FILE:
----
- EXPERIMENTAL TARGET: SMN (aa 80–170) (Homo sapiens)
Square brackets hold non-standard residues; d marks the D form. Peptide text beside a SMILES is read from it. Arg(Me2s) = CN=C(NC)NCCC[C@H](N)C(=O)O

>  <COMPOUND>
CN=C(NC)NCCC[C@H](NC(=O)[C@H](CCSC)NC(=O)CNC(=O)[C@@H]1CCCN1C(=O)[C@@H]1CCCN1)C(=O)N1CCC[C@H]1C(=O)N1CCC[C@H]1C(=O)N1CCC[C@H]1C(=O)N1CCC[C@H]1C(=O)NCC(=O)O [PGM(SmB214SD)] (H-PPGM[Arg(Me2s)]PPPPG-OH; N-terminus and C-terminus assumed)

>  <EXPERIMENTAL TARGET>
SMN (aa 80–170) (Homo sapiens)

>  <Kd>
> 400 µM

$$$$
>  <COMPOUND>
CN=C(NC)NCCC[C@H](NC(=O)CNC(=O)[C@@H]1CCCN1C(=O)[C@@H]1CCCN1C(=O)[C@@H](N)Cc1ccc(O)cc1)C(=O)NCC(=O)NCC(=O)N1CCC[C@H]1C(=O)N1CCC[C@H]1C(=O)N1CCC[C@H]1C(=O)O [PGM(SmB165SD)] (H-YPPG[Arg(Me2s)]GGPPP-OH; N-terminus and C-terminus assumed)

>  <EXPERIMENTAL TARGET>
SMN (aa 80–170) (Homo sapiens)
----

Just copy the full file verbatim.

- EXPERIMENTAL TARGET: SMN (aa 80–170) (Homo sapiens)
Square brackets hold non-standard residues; d marks the D form. Peptide text beside a SMILES is read from it. Arg(Me2s) = CN=C(NC)NCCC[C@H](N)C(=O)O

>  <COMPOUND>
CN=C(NC)NCCC[C@H](NC(=O)[C@H](CCSC)NC(=O)CNC(=O)[C@@H]1CCCN1C(=O)[C@@H]1CCCN1)C(=O)N1CCC[C@H]1C(=O)N1CCC[C@H]1C(=O)N1CCC[C@H]1C(=O)N1CCC[C@H]1C(=O)NCC(=O)O [PGM(SmB214SD)] (H-PPGM[Arg(Me2s)]PPPPG-OH; N-terminus and C-terminus assumed)

>  <EXPERIMENTAL TARGET>
SMN (aa 80–170) (Homo sapiens)

>  <Kd>
> 400 µM

$$$$
>  <COMPOUND>
CN=C(NC)NCCC[C@H](NC(=O)CNC(=O)[C@@H]1CCCN1C(=O)[C@@H]1CCCN1C(=O)[C@@H](N)Cc1ccc(O)cc1)C(=O)NCC(=O)NCC(=O)N1CCC[C@H]1C(=O)N1CCC[C@H]1C(=O)N1CCC[C@H]1C(=O)O [PGM(SmB165SD)] (H-YPPG[Arg(Me2s)]GGPPP-OH; N-terminus and C-terminus assumed)

>  <EXPERIMENTAL TARGET>
SMN (aa 80–170) (Homo sapiens)